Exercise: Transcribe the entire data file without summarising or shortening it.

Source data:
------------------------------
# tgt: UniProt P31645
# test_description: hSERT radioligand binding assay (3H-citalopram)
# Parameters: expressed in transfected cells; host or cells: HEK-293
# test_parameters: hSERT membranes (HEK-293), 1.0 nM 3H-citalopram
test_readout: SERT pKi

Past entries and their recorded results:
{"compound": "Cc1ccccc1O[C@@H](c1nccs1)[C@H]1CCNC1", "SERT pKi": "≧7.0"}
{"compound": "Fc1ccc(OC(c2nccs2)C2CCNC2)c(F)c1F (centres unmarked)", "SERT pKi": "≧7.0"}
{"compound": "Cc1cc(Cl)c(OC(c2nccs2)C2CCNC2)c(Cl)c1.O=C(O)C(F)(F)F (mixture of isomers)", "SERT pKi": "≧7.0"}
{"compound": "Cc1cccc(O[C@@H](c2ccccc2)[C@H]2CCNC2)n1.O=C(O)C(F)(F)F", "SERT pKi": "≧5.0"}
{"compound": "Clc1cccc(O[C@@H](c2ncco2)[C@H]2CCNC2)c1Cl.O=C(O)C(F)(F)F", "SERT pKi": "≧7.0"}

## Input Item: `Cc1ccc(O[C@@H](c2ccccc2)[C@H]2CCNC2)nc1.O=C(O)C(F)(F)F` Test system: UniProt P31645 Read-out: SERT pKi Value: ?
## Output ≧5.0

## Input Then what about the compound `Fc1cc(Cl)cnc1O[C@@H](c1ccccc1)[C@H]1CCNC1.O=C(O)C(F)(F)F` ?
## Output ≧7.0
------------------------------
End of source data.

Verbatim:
# tgt: UniProt P31645
# test_description: hSERT radioligand binding assay (3H-citalopram)
# Parameters: expressed in transfected cells; host or cells: HEK-293
# test_parameters: hSERT membranes (HEK-293), 1.0 nM 3H-citalopram
test_readout: SERT pKi

Past entries and their recorded results:
{"compound": "Cc1ccccc1O[C@@H](c1nccs1)[C@H]1CCNC1", "SERT pKi": "≧7.0"}
{"compound": "Fc1ccc(OC(c2nccs2)C2CCNC2)c(F)c1F (centres unmarked)", "SERT pKi": "≧7.0"}
{"compound": "Cc1cc(Cl)c(OC(c2nccs2)C2CCNC2)c(Cl)c1.O=C(O)C(F)(F)F (mixture of isomers)", "SERT pKi": "≧7.0"}
{"compound": "Cc1cccc(O[C@@H](c2ccccc2)[C@H]2CCNC2)n1.O=C(O)C(F)(F)F", "SERT pKi": "≧5.0"}
{"compound": "Clc1cccc(O[C@@H](c2ncco2)[C@H]2CCNC2)c1Cl.O=C(O)C(F)(F)F", "SERT pKi": "≧7.0"}

## Input Item: `Cc1ccc(O[C@@H](c2ccccc2)[C@H]2CCNC2)nc1.O=C(O)C(F)(F)F` Test system: UniProt P31645 Read-out: SERT pKi Value: ?
## Output ≧5.0

## Input Then what about the compound `Fc1cc(Cl)cnc1O[C@@H](c1ccccc1)[C@H]1CCNC1.O=C(O)C(F)(F)F` ?
## Output ≧7.0